OIKOS: lietuvių migracijos ir diasporos studijos 2007, nr. 3

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  • Publication
    Dvigubos pilietybės politika : Skandinaviškos pamokos Lietuvai
    [Policy of dual nationality (Scandinavian lessons for Lithuania)]
    research article
    Oikos: lietuvių migracijos ir diasporos studijos. Vilnius : Versus Aureus, 2007, nr. 3, p. 9-18
    This article seeks to discuss Scandinavian case of dual nationality policy in the context of the EU countries. Scandinavian case mirrors differences in policy towards dual nationality among the EU countries, which divide not only countries of the EU , but Scandinavians countries themselves into two opposite camps. In the citizenship policy of the Scandinavian countries predominates principle of jus sanguinis, which is held to be less favourable to recognition of dual nationality by itself. In spite of jus sanguinis, two Scandinavian countries (Sweden in 2001, Finland in 2003) adopted new citizenship laws, which did not change predominance of jus sanguinis, but introduced open recognition of dual nationality de jure. Denmark and Norway took the opposite direction. Denmark does not acknowledge dual citizenship even for citizens of other Scandinavian countries. Norway adopted new citizenship law in 2005, which became even more restrictive with respect to dual nationality. Lithuania in this respect is very similar to Norway. According to the recent decision of Lithuanian Constitutional Court, dual nationality should be accepted only in very exceptional cases. Relying upon Scandinavian lessons it is foreseeable that increasing immigration into Lithuania in the long-term perspective should bring question of dual nationality into political agenda anew, but it is difficult to expect unambiguous solutions.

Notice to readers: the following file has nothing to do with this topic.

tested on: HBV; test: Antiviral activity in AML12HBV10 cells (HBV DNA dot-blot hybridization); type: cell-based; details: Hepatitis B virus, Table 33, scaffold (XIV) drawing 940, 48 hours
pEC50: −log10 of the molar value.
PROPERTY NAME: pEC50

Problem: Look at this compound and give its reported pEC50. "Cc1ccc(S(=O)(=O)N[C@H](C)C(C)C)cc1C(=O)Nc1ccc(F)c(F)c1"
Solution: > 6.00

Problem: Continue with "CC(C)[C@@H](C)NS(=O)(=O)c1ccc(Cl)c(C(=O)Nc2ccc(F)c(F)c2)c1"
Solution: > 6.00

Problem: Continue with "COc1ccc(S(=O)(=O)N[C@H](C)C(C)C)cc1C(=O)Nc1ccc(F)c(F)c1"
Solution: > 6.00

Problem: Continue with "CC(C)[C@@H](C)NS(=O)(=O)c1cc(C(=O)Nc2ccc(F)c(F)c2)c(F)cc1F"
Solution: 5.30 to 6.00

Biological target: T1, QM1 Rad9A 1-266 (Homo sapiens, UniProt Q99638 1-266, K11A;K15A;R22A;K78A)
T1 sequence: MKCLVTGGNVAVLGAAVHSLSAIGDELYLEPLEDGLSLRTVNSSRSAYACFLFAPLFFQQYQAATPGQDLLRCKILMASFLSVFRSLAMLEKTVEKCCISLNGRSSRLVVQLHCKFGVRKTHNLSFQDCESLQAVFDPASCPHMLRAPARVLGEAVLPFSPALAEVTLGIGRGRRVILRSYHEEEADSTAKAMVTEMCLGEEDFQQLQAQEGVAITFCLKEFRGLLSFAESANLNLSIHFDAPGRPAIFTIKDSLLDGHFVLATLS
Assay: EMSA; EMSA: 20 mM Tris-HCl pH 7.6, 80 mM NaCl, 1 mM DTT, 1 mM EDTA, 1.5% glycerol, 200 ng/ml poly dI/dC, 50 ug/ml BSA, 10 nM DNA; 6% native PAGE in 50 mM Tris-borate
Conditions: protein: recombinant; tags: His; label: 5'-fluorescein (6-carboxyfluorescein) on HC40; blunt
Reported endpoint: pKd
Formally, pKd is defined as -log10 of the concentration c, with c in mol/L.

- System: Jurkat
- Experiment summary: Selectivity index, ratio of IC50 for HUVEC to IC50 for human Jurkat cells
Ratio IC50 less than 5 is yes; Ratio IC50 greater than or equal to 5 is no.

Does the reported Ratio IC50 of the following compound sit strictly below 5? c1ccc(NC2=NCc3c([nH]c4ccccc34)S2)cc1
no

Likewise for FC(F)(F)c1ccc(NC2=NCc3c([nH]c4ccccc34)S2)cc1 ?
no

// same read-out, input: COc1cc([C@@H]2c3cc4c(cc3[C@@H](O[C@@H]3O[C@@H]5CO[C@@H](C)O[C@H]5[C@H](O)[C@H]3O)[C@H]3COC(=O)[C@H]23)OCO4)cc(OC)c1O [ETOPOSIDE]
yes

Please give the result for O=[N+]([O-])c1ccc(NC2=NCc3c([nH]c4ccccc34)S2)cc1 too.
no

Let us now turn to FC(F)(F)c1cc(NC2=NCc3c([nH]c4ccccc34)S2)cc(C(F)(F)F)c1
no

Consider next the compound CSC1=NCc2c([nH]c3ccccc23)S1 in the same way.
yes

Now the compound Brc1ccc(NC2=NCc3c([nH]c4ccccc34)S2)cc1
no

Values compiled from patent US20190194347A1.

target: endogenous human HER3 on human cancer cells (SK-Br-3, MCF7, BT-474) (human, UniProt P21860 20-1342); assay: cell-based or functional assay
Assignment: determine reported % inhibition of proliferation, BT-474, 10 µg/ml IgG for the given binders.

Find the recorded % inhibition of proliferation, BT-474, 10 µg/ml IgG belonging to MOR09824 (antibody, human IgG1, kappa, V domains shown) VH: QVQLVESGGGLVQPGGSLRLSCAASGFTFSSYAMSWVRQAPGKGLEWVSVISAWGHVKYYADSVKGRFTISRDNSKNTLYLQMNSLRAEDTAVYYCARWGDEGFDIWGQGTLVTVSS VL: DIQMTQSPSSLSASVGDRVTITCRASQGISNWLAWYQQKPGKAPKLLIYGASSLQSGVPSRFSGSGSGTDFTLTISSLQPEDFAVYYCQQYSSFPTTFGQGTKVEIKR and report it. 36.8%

94  126
  • Publication
    As an example of dual citizenship
    [Dvigubos pilietybės pavyzdys]
    research article
    Oikos: lietuvių migracijos ir diasporos studijos. Vilnius : Versus Aureus, 2007, nr. 3, p. 19-21
    Straipsnyje autorius dalijasi savo asmenine dviejų pilietybių ir dviejų pasų turėjimo patirtimi, kurios nesiekia teorizuoti. Autorius, nors ir nedalyvauja šiandieninėje dvigubos Lietuvos pilietybės diskusijoje, tačiau palaiko dvigubos pilietybės idėją.
      31  73
  • Publication
    Galimybių šalis: ar gali Jungtinė Karalystė tapti lietuvių emigrantų namais?
    [Land of opportunity: can the United Kingdom become a new home for Lithuanian emigres?]
    research article
    Parutis, Violetta
    OIKOS: lietuvių migracijos ir diasporos studijos, 2007, nr. 3, p. 22-35
    My doctoral research deals with the ways in which East European migrants construct home in migration. In more detail my aim is to find out how Lithuanian and Polish migrants feel in the UK, what problems they face in relation to their integration into the host society, and what solutions they see that make them feel “more at home” in the immigration country. In this paper I discuss Lithuanian immigrants’ experiences of the UK and how these views reflect their idea of home. I argue that there are 3 different UK from the immigrants’ perspective: the UK as imagined before one actually sees it; the UK upon arrival; and the UK as a place where they settle in. The interview analysis shows that the length of stay in the UK plays a crucial role in the immigrants’ adaptation process. With time they have a better chance to achieve the socio-economic stability in their lives and develop the feeling of belonging to the host environment. How successful they are in their endeavours to create a new home also depends among other things on their qualifications; their attitudes to multiculturalism; and their relationships with the host society and with the local Lithuanian community.